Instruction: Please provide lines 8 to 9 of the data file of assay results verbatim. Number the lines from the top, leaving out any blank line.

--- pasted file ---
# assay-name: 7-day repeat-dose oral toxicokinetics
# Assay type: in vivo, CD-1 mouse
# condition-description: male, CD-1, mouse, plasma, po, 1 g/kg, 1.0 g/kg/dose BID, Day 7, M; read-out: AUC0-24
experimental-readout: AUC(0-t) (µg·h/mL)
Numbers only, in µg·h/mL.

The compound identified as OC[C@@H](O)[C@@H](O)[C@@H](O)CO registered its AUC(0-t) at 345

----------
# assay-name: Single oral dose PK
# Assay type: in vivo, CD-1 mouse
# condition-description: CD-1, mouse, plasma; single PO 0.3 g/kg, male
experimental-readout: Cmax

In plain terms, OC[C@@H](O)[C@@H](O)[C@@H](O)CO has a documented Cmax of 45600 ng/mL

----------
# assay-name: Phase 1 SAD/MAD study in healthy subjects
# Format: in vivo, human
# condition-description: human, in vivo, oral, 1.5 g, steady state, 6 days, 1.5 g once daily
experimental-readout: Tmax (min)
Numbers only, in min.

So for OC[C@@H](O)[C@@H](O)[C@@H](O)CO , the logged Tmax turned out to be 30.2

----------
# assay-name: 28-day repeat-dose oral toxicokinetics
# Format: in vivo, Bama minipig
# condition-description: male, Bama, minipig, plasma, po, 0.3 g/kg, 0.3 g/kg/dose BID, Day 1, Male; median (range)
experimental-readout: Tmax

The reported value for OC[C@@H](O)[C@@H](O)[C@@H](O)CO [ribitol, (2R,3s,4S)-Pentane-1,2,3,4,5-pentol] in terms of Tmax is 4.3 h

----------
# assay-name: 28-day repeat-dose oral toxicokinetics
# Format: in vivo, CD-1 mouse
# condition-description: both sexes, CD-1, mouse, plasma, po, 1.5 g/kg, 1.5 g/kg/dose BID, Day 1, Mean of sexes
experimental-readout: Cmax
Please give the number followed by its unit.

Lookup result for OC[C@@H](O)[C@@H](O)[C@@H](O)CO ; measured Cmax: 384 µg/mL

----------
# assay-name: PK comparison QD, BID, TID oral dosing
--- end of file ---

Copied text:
# assay-name: Single oral dose PK
# Assay type: in vivo, CD-1 mouse